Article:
Based on recommended practices, consider including COOP as part of the risk management process. This municipal evacuation plan will help streamline the evacuation process by providing an organized framework for the activities involved in coordinating and conducting an evacuation.
The aim of this evacuation plan is to allow for a safe, effective, and coordinated evacuation of people from an emergency area in [insert the Name of the Municipality].
To provide Command Staff and other incident management personnel with basic information for planning for the next operational period.
Issued by the Situation Unit personnel for posting information on Status Boards or circulating as required. Preparation: The IMS 209-G is prepared by the Situation Unit Leader or Planning Section Chief. Distribution: The IMS 209-G may be scheduled for presentation to the Planning Section Chief and the other General Staff prior to each Planning Meeting and may be required at more frequent intervals by the Incident or EOC Commander, or the Planning Section Chief. Distribution: Presented to incoming incident management team and distributed as necessary to all activated functions.
The Ontario Incident Management System (IMS) uses specific forms to assist with incident management processes and procedures, as well as to represent a record of decisions and actions.
When completing IMS forms, it is important to accurately reflect the response role and location: Are you working at an incident site, or emergency operations center? Additional information on these concepts may be found in the IMS Doctrine and the Guideline for the Application of IMS at EOCs. Documents the actions developed by the Commander and the Command and General Staff during Planning Meetings. Provides information on contact information and radio assignments for each operational period. Provides information on incident medical aid stations, transportation services, hospitals, and medical emergency procedures, for emergency responders.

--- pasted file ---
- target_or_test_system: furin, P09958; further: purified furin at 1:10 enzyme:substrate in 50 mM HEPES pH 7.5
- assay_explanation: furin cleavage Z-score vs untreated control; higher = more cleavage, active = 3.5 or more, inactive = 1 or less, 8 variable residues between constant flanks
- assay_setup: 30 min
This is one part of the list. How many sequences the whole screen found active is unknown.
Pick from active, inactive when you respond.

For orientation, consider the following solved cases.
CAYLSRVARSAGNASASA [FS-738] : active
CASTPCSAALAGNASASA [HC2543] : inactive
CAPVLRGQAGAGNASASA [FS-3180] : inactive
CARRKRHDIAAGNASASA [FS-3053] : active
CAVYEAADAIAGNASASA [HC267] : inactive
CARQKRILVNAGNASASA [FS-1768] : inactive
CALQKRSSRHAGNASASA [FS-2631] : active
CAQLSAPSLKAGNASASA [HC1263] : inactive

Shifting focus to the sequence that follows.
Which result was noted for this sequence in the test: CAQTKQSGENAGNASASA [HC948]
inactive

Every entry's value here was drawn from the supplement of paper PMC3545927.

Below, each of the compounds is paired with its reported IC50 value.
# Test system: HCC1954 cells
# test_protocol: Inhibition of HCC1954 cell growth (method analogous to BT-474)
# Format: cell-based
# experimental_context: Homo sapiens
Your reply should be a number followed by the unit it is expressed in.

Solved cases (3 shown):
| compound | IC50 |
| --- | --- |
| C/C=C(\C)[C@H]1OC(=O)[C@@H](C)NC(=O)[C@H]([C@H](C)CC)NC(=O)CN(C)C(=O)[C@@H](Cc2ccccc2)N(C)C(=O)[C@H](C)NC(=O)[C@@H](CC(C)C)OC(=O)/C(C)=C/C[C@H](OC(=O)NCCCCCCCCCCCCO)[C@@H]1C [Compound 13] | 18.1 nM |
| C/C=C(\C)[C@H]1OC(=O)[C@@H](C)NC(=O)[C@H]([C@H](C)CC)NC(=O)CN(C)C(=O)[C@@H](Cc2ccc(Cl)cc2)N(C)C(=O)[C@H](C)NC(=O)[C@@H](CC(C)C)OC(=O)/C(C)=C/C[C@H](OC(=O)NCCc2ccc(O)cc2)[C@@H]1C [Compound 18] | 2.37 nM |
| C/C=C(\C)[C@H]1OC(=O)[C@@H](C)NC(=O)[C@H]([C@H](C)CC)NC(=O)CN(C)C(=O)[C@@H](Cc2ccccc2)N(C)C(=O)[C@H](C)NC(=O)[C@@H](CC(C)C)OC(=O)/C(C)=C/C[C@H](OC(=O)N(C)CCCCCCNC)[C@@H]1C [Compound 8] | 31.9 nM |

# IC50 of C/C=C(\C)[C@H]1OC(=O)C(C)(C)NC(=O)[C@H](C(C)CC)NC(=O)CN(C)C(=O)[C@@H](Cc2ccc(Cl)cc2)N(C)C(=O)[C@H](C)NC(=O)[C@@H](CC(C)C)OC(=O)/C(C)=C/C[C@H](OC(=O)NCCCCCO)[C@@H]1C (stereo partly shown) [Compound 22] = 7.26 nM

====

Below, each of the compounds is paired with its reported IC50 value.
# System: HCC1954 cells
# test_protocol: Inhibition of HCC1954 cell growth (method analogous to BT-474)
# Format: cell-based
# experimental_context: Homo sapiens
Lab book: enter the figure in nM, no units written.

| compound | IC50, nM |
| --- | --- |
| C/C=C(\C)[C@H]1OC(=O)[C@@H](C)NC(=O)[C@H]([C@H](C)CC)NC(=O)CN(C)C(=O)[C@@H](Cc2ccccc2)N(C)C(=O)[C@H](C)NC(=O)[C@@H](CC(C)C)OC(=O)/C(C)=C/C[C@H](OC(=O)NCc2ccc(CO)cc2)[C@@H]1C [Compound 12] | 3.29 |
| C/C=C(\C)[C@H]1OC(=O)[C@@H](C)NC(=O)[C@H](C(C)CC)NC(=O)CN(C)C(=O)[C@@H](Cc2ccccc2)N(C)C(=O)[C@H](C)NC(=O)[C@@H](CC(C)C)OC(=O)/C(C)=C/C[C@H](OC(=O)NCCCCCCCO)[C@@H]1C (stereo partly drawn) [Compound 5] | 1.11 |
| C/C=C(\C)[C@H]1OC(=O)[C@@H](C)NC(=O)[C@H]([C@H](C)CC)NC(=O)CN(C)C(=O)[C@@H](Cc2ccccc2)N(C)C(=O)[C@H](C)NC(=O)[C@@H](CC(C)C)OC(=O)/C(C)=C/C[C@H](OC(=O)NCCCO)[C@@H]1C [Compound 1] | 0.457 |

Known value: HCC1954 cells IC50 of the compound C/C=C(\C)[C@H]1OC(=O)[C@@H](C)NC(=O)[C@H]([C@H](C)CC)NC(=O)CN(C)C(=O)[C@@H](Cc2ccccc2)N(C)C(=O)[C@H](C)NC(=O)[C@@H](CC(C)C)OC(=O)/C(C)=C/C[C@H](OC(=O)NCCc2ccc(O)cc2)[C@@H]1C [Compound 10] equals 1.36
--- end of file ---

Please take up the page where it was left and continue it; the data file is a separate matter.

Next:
Used to indicate which IMS organizational elements are currently activated and the names of the personnel staffing each element.
Records details of notable activities of individual or team resources at various IMS organizational levels, including Units, single resources, Strike Teams, Task Forces, etc. Assists the Safety Officer in completing an operational risk assessment to prioritize hazards and develop appropriate controls by operational period. Used to communicate the decisions made by the Operations Section Chief during the Tactics Meeting concerning resource assignments and needs for the next operational period.
Provides an inventory of all transportation and support vehicles and equipment assigned to the incident.
Provides the Air Operations Branch with the number, type, location, and specific assignments of aircraft.
Ensures that resources checking out of the incident have completed all appropriate incident business, and provides the Planning Section information on resources released from the incident. Purpose: This form documents the actions developed by the Incident Commander and the Command and General Staff during Planning Meetings. Preparation: IMS 1001 is completed following each formal Planning Meeting, conducted by the Incident or EOC Commander and the Command and General Staff. If IMS Form 1001 (Consolidated IAP) is not used, the IMS 202 form will be used as the cover page of the IAP.